It may seem like evolution has dictated that they have a symbiotic relationship with nature’s greatest ‘villains’, but their innocent, mindless actions usually end up killing the thing they love. Maybe evolution doesn’t really come into it, since they don’t die, they don’t change; they just keep accidentally doing what they do best.

Maybe that is Nature at work: maybe some of these predators, be they Tyrannosaurus Rexes or Napoleon, need to be put down in order to restore balance to an ecosystem, be it during the Jurassic era or 18th Century Europe. They don’t want to kill their master, but they do it anyway. Maybe they are divine yellow Furies, sent by the gods to punish egomaniacs for their hubris, for their temerity, for daring to think themselves the equals of the gods.

Rating:

Inside Out

Inside Out

Some things are more powerful than Joy, and last way, way longer.
Ah, hello Sadness my old friend. It's time to drink with you again.

dir: Peter Docter

2015

Finally.

We’ve missed you, Pixar. I’ve missed you. I’ve missed the days when you made beautiful, touching, insanely fun animated movies that we could watch again and again and feel joyful about each time.

It’s been a while.

The supreme virtue Pixar used to hold, prior to its purchase by Disney, wasn’t just that it was producing the best looking computer animated movies of their day. It was that it was making the kinds of movies with the kinds of stories that other shittier companies wouldn’t or couldn’t make. Anyone can make an animated movie, seemingly. Only Pixar was making Pixar-like movies, if you’ll allow the obvious tautology.

Its run was almost unprecedented. The only other company I can think of that had such a sustained consistent run in terms of originality and quality is probably Studio Ghibli. That came to an end seemingly after Up, I think. I mean, some of the other Pixar flicks haven’t been completely terrible (Brave was an okay attempt at doing something ‘different’ for Pixar but the same as everyone else, but there just isn’t any compelling reason to ever pop that Blu-Ray in the machine, ever, no pressure from the kids, either).

Rating:

Home

Home

Your movie is bad and you should feel bad

dir: Tim Johnson

2015

The wholesale destruction of the Earth never looked so cute.

If ever you wanted to watch a cutesy version of global genocide, Home is the animated kids movie for you.

Let’s be honest about this: sure, the whole flick fixates on an alien called Oh (voiced by Jim Parsons) and a human called Tip (voiced by pop star Rihanna), but in the background of this whole story, Earth has pretty much been destroyed through alien invasion. The remaining humans have all been forcibly relocated to a white picket suburban ghetto in outback Australia. One human remains on the outside, trying to rescue her mother. Hilarity doesn’t ensue.

The aliens don’t do any of this stuff maliciously, or sadistically. They very humanely abduct all humans without too much violence and deposit them in their concentration camp without harming a hair on their pretty heads. To this vaguely octopus-like species, we’re not seen as being any more advanced than dogs. With their superior technology and scientific advancement, it’s seen as less Manifest Destiny and more like an average day at work.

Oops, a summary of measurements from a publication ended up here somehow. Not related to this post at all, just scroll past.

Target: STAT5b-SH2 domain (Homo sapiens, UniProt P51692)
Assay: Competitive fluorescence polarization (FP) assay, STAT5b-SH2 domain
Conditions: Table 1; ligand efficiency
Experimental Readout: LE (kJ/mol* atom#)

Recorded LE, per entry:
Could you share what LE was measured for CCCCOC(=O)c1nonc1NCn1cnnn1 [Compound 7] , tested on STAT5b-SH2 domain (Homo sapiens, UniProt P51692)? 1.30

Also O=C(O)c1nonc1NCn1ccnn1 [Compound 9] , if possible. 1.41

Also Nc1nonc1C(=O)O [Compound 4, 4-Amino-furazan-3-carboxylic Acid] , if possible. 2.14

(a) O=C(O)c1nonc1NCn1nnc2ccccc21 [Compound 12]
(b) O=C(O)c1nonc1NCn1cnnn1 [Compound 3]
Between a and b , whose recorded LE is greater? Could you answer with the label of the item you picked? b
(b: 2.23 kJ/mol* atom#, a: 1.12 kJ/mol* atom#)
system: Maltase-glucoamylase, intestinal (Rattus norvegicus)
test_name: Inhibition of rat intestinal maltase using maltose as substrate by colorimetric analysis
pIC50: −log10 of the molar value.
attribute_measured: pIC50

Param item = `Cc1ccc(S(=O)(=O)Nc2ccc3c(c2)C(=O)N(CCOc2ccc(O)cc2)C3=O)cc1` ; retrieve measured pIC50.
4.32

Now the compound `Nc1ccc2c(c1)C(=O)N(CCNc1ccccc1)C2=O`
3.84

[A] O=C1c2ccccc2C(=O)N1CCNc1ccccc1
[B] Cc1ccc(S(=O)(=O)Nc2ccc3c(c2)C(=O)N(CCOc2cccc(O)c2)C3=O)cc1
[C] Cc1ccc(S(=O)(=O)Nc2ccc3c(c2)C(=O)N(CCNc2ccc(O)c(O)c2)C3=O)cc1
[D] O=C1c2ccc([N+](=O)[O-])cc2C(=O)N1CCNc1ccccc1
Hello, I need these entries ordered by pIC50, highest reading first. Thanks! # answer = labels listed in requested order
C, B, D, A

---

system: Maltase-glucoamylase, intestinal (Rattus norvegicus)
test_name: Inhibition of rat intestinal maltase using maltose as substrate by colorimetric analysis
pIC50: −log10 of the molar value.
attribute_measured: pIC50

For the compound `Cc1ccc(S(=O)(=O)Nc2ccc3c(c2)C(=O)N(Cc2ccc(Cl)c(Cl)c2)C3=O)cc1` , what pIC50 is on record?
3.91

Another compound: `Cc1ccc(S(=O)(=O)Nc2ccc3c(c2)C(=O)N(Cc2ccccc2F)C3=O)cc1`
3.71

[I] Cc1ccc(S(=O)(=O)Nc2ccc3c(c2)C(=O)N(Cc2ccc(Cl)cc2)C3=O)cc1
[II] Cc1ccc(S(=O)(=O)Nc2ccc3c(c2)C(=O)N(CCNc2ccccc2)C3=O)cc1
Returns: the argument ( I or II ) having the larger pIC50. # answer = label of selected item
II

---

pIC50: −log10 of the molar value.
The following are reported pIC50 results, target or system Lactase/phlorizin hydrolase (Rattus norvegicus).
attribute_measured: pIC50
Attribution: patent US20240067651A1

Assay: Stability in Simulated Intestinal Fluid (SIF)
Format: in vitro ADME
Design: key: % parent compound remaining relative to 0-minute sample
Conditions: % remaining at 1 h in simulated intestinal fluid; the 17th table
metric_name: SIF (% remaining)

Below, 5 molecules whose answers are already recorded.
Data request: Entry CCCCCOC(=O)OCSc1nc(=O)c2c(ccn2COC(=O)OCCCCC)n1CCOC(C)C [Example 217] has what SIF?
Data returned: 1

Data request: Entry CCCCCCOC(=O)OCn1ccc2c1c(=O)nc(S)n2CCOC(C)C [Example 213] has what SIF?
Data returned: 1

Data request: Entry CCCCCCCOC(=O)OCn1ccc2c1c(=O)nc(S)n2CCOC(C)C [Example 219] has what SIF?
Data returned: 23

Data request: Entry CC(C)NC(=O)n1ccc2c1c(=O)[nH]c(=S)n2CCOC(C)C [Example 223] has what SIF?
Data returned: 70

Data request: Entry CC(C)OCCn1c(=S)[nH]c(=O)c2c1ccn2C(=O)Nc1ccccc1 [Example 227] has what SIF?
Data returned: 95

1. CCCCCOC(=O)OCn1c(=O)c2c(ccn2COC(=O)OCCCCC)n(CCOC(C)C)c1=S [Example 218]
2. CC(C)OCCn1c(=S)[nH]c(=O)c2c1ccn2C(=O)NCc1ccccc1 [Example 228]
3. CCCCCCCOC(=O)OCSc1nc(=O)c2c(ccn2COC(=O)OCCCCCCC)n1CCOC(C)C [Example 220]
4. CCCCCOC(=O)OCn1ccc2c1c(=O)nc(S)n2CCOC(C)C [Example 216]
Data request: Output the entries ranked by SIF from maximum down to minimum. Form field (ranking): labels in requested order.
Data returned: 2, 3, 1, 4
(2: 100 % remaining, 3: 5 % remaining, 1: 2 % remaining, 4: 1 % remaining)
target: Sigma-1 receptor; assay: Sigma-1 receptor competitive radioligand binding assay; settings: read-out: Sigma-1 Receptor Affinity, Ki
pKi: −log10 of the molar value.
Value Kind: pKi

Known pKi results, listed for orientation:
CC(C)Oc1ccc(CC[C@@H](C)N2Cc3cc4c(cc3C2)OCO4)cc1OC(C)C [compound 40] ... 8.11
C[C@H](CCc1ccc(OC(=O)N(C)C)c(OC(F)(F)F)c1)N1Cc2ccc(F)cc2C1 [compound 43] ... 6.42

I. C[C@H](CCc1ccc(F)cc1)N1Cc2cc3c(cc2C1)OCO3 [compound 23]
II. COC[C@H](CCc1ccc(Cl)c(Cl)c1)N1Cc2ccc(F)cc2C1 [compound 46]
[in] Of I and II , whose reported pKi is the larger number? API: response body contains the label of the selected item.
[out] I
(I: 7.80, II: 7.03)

Rating:

The SpongeBob Movie: Sponge Out of Water

SpongeBob Movie

These superpowered jerks are idiots, like a version of
the Avengers with more impulse control, and less angst

dir: Paul Tibbet

2015

School holidays can definitely be a slog for parents. SpongeBob Squarepants movies can be a definite slog too.

School holidays just passed. I took two kids to see this in 3D. They were there voluntarily. Me? Not so much.

It turned out that the two kids weren’t really there by choice either. I thought they were, but they were under the mistaken impression that we’d be watching that other animated movie that came out at the same time called Home.

Home has that commercial where the annoying guy from The Big Bang Theory with Asperger’s plays an alien character that declaims that his hands are in the air like he just doesn’t care. I wonder why I didn’t leap at the chance to watch that one.

Timings weren’t right to see it on that particular Sunday, so instead we saw this. In 3D no less. Cost me nearly $80 fer crying out loud…

But that’s neither here nor there. It’s not a cartoon I enjoy that much, so I was never really ever going to love this either, I’m sad to say. When I consider the cartoon riches that are out there at the moment, that I get to enjoy on a regular basis with my daughter and her friends (the short list contains Adventure Time, Steven Universe, Regular Show, Gravity Falls, and that’s keeping it real short), SpongeBob is not really up there.

Rating:

The Book of Life

The Book of Life

Live your life so people remember you fondly, seems to be the
message, either that or "Don't Die!", whichever.

dir: Jorge Gutierrez

2014

Sure, there are plenty of animated movies, perhaps too many of them, but few of them are based around the Mexican Day of the Dead, which isn’t, inherently, the kind of topic you’d think appropriate for kid fare.

There have been a few death-themed animations of the modern era, connected to Tim Burton (but not directed by him, since he never directed Nightmare Before Christmas, ParaNorman, Coraline or any of those: people just always assume he must have). It’s understandable, in that they aren’t that common. It’s a tough sell as a theme to the marketplace. Not the kids, who I’m sure mostly would be curious, if not Delighted!

It’s more their uneasy parents. Uneasy parents like me. I have long held that there is an association, a connection between kids accepting the mortality of the people around them and their own mortality, and the end of childhood. In the otherwise deeply terrible movie The Crow, the villain is introduced talking to his sister, saying something along the lines of “Childhood ends when you realise you’re gonna die”.